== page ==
Welcome to the May 2018 Subscription Marketing update. The main topic this month is, of course, GDPR.
Why GDPR is good for subscription marketers
In many ways this policy is good news for subscription marketers, as it requires businesses to be more transparent about how they’re collecting information and what they’re doing with it.
Doug Kessler of Velocity Partners makes a compelling argument that GDPR simply puts an end to “generally dickish practices” in marketing. Read it on the the Velocity Partners blog.
Subscription marketing success, remember, is built on trust. By enforcing transparency and good practices, and taking aim at those who abuse customer information, this regulation is going to reinforce trust.
Consider yourself notified!
The latest Amazon delivery vehicle is … your car?
In a move to get ever closer to the customer, Amazon will now deliver to your car. Seriously. Read up on Amazon Key: In-Car delivery. Or, watch this video:
Amazon Key already had an option for opening your front door, now it can unlock your car trunk. These services aim to defeat the package thieves who grab deliveries left on doorsteps.
Does anyone else find this slightly disturbing? I realize that a successful subscription is built on trust, but does this take “trust us” too far? Everyone will answer that question differently.
If the potential for Amazon’s intrusion into your life disturbs you, I suggest you do not read this New York Times article about the Amazon Echo (and other home speakers) acting on stealthy voice commands that you cannot here.
Subscription pricing is hard
Pricing can make or break subscription success. Getting it right is tough. Here are a few resources you might find helpful:
- The CXL blog has a comprehensive post on different models for pricing subscription products.
- OpenView Ventures has updated its SaaS Pricing Resource Guide.
- Don’t forget the revolutionary FairPay model, by which subscriber negotiates a fair price with the provider. Learn more on Richard Reisman’s blog, the FairPay Zone.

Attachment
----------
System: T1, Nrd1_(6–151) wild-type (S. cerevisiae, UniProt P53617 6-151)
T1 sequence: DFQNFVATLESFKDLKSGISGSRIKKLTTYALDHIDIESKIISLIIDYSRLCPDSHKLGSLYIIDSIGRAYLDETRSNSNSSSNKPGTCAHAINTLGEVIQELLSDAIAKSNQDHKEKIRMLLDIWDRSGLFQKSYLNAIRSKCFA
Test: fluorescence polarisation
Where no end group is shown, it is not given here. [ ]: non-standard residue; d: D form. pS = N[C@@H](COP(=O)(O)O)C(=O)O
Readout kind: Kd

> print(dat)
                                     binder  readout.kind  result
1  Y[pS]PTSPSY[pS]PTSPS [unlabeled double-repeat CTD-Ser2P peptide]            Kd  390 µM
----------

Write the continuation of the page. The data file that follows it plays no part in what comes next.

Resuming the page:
How Amazon raises prices
If you think pricing is tough, try raising prices! Current subscribers will never be happy with a price increase – they may feel like they’re losing something. You’ve got to counteract that.
Amazon is upping the price of its Prime Membership (its main subscription offering) from $99 to $119. As a Prime member, I got the email about it and must say, the company is once again modeling effective subscription marketing practices.
The email did two things:
- It notified me of the increase six months in advance. So, Amazon isn’t trying to sneak an increase past anyone. They now have six months to convince me of the higher value. Also, from a cognitive science aspect, the advance warning separates the “pain” of the price increase from the decision to renew.
- The email reminded me of the value that Amazon is constantly adding to the Prime subscription:
“We have expanded Prime Free Same-Day and Prime Free One-Day delivery to more than 8,000 cities and towns and we will keep expanding. The number of items eligible for free two-day shipping increased in recent years from 20 million to more than 100 million items. Members also enjoy unlimited streaming access to millions of songs and thousands of movies and TV shows, including popular and award-winning Prime Originals.”
If you need to raise prices:
- Add value before raising prices
- Let people know in advance rather than surprising them at renewal time
- Remind subscribers of the added value
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